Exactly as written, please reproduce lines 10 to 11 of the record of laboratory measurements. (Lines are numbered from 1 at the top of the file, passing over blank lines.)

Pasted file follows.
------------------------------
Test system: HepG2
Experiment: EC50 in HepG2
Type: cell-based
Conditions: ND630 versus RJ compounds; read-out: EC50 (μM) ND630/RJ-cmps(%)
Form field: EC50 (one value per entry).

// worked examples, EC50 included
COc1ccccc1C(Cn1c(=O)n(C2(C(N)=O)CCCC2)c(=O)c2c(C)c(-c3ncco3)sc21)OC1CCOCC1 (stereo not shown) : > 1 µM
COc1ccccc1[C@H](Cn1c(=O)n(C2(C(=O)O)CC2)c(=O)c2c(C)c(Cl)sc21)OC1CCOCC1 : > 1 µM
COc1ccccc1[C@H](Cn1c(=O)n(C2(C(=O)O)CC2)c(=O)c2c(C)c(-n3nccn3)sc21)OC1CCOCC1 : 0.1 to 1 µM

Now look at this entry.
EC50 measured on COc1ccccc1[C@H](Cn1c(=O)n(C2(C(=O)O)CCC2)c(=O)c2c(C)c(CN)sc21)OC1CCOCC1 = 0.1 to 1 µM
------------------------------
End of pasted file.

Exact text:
Now look at this entry.
EC50 measured on COc1ccccc1[C@H](Cn1c(=O)n(C2(C(=O)O)CCC2)c(=O)c2c(C)c(CN)sc21)OC1CCOCC1 = 0.1 to 1 µM